Morocco delays consideration of 2012 budget


The Moroccan government has withdrawn from parliament a draft budget for next year, raising doubts the cash-strapped country will have a budget ready before the start of 2012, said government and parliament sources.

A government spokesman attributed the delay in sending the draft budget to parliament to its “busy agenda” as it examines new laws for early parliamentary elections due to be held on November 25.
“The priority right now is for the election laws to be passed quickly,” said the spokesman. “The draft budget for next year may be resent to parliament once parliament reopens its ordinary session on October 14”.

Laws call for the draft budget to be submitted to parliament at least 70 days before the end of the year. It cannot be implemented without parliament’s approval, Reuters reports.

Investors are anxious to know how the final version of next year’s budget will look because the government will have to find cash to cover increased spending.

In an effort to avoid the kind of unrest seen in other parts of the Arab world, the Moroccan government raised public salaries this year and almost trebled funds for food and energy subsidies.

A truck laden with copies of the bill for legislators to read arrived late on Wednesday at the parliament building but, after workmen had been unloading it for an hour, it was ordered to come back with all the copies, members of parliament told Reuters.

The draft budget was initially expected to be submitted to parliament on Thursday. Lawmakers were notified of the delay by text messages sent late on Wednesday from parliament’s administrators.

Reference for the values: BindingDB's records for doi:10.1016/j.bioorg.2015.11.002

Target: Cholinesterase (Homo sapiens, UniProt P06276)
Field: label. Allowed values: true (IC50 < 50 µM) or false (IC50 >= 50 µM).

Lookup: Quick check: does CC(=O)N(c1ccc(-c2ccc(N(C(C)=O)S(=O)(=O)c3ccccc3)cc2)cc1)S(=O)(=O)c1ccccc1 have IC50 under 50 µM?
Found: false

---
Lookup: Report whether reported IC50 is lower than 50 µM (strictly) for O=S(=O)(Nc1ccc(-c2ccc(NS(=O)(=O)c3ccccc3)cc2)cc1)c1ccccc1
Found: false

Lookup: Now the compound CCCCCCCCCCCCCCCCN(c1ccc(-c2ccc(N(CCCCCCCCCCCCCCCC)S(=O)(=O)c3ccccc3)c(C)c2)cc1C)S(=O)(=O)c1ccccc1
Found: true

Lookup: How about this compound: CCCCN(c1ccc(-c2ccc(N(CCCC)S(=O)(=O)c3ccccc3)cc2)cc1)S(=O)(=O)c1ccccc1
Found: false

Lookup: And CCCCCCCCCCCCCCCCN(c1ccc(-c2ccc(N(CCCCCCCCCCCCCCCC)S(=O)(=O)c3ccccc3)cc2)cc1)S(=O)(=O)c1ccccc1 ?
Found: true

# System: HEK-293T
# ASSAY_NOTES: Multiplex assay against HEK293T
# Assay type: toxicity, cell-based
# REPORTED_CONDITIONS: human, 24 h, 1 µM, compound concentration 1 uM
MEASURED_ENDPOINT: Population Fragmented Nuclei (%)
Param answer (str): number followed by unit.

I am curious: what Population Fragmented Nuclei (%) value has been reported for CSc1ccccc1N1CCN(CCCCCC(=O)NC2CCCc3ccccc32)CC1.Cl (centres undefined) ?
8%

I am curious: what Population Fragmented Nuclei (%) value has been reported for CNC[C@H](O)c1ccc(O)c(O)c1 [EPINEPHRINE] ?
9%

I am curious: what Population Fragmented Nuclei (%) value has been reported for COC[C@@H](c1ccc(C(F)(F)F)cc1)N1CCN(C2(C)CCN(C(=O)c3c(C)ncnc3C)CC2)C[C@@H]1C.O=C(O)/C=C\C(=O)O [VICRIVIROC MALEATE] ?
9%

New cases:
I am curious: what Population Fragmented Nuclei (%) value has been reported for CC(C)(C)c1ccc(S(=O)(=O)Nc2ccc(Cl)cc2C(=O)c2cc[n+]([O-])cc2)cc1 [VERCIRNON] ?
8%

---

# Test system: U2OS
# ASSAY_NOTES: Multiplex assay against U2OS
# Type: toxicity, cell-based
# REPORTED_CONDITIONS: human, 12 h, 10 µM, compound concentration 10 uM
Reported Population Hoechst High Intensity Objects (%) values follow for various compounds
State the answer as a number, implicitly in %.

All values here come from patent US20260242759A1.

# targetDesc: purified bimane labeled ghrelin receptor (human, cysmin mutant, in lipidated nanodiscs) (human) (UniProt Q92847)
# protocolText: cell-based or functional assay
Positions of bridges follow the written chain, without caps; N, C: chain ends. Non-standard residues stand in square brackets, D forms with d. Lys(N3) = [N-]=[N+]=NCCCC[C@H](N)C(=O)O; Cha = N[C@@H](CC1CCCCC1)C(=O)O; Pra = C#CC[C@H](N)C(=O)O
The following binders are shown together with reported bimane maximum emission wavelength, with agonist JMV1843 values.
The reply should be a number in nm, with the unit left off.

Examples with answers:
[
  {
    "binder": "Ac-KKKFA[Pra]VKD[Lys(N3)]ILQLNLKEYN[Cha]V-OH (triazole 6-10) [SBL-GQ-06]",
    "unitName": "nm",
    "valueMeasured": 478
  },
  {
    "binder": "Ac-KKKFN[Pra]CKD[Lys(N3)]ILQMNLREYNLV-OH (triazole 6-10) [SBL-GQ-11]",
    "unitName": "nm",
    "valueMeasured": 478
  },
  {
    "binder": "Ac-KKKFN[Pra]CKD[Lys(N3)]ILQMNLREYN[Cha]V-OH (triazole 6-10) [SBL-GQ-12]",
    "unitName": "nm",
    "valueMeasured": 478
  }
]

A senior government source, who spoke on condition of anonymity, said the delay was linked to possible conflicts of interest thrown up by the November election.

Finance and Economy Minister Salaheddine Mezouar, whose job it is to draft the budget and who is also head of a small party, has formed an electoral alliance with two opposition parties.

That puts the government in the position of having to work with a budget drafted by a political opponent, and for that reason it was withdrawn, said the source.

Under the draft of the 2012 budget that was withdrawn from parliament, Morocco is forecasting that economic growth will slow slightly to 4.8 percent next year but still hopes to cut its budget deficit to 4 percent of gross domestic product.

Two sources familiar with the situation said that, as part of efforts to trim the deficit, the government had been considering new taxes.

These included a 4.5 percent tax on the net profits of local banks, a 1.5 percent levy on insurance firms’ premiums and a 1 percent tax on the turnover of telecom companies.

Finance Ministry spokeswoman Siham Ramli declined to comment or say whether such measures were included in the draft budget.